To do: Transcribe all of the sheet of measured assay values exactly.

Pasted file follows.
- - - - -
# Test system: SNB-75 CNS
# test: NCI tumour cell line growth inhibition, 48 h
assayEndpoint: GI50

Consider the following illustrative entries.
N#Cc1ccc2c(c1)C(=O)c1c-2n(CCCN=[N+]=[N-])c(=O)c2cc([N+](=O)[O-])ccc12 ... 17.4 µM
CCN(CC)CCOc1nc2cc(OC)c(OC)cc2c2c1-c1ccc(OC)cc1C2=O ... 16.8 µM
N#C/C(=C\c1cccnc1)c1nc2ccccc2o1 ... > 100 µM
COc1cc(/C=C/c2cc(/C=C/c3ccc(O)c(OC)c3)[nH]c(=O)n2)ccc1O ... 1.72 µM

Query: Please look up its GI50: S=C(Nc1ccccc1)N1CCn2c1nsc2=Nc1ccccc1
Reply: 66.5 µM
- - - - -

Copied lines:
# Test system: SNB-75 CNS
# test: NCI tumour cell line growth inhibition, 48 h
assayEndpoint: GI50

Consider the following illustrative entries.
N#Cc1ccc2c(c1)C(=O)c1c-2n(CCCN=[N+]=[N-])c(=O)c2cc([N+](=O)[O-])ccc12 ... 17.4 µM
CCN(CC)CCOc1nc2cc(OC)c(OC)cc2c2c1-c1ccc(OC)cc1C2=O ... 16.8 µM
N#C/C(=C\c1cccnc1)c1nc2ccccc2o1 ... > 100 µM
COc1cc(/C=C/c2cc(/C=C/c3ccc(O)c(OC)c3)[nH]c(=O)n2)ccc1O ... 1.72 µM

Query: Please look up its GI50: S=C(Nc1ccccc1)N1CCn2c1nsc2=Nc1ccccc1
Reply: 66.5 µM